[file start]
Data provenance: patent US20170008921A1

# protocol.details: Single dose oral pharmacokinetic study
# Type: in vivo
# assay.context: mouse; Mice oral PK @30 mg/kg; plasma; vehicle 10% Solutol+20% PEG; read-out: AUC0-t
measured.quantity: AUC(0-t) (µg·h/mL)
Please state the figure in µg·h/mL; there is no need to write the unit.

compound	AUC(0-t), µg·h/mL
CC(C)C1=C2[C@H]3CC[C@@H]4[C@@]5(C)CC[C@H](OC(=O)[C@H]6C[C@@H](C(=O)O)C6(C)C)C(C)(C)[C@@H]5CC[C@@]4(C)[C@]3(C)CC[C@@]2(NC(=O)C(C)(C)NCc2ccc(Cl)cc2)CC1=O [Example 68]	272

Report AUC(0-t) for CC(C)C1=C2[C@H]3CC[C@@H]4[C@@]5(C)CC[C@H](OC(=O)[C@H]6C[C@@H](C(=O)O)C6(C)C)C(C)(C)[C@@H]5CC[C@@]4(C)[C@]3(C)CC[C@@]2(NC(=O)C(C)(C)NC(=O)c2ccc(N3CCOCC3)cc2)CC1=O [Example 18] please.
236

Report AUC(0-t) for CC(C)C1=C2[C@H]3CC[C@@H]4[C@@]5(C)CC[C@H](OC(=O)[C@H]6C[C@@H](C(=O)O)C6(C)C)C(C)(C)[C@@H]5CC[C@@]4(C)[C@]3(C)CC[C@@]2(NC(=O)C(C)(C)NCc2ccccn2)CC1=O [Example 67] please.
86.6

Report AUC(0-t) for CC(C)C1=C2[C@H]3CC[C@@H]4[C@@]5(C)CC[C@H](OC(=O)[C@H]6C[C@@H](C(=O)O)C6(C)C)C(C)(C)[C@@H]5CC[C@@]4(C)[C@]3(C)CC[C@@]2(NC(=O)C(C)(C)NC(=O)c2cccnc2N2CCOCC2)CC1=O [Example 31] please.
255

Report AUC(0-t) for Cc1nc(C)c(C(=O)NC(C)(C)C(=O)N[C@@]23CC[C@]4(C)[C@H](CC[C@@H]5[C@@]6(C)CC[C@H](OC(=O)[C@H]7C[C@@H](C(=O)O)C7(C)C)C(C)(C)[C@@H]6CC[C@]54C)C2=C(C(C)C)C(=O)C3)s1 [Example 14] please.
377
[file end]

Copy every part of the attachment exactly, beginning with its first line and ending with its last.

Data provenance: patent US20170008921A1

# protocol.details: Single dose oral pharmacokinetic study
# Type: in vivo
# assay.context: mouse; Mice oral PK @30 mg/kg; plasma; vehicle 10% Solutol+20% PEG; read-out: AUC0-t
measured.quantity: AUC(0-t) (µg·h/mL)
Please state the figure in µg·h/mL; there is no need to write the unit.

compound	AUC(0-t), µg·h/mL
CC(C)C1=C2[C@H]3CC[C@@H]4[C@@]5(C)CC[C@H](OC(=O)[C@H]6C[C@@H](C(=O)O)C6(C)C)C(C)(C)[C@@H]5CC[C@@]4(C)[C@]3(C)CC[C@@]2(NC(=O)C(C)(C)NCc2ccc(Cl)cc2)CC1=O [Example 68]	272

Report AUC(0-t) for CC(C)C1=C2[C@H]3CC[C@@H]4[C@@]5(C)CC[C@H](OC(=O)[C@H]6C[C@@H](C(=O)O)C6(C)C)C(C)(C)[C@@H]5CC[C@@]4(C)[C@]3(C)CC[C@@]2(NC(=O)C(C)(C)NC(=O)c2ccc(N3CCOCC3)cc2)CC1=O [Example 18] please.
236

Report AUC(0-t) for CC(C)C1=C2[C@H]3CC[C@@H]4[C@@]5(C)CC[C@H](OC(=O)[C@H]6C[C@@H](C(=O)O)C6(C)C)C(C)(C)[C@@H]5CC[C@@]4(C)[C@]3(C)CC[C@@]2(NC(=O)C(C)(C)NCc2ccccn2)CC1=O [Example 67] please.
86.6

Report AUC(0-t) for CC(C)C1=C2[C@H]3CC[C@@H]4[C@@]5(C)CC[C@H](OC(=O)[C@H]6C[C@@H](C(=O)O)C6(C)C)C(C)(C)[C@@H]5CC[C@@]4(C)[C@]3(C)CC[C@@]2(NC(=O)C(C)(C)NC(=O)c2cccnc2N2CCOCC2)CC1=O [Example 31] please.
255

Report AUC(0-t) for Cc1nc(C)c(C(=O)NC(C)(C)C(=O)N[C@@]23CC[C@]4(C)[C@H](CC[C@@H]5[C@@]6(C)CC[C@H](OC(=O)[C@H]7C[C@@H](C(=O)O)C7(C)C)C(C)(C)[C@@H]6CC[C@]54C)C2=C(C(C)C)C(=O)C3)s1 [Example 14] please.
377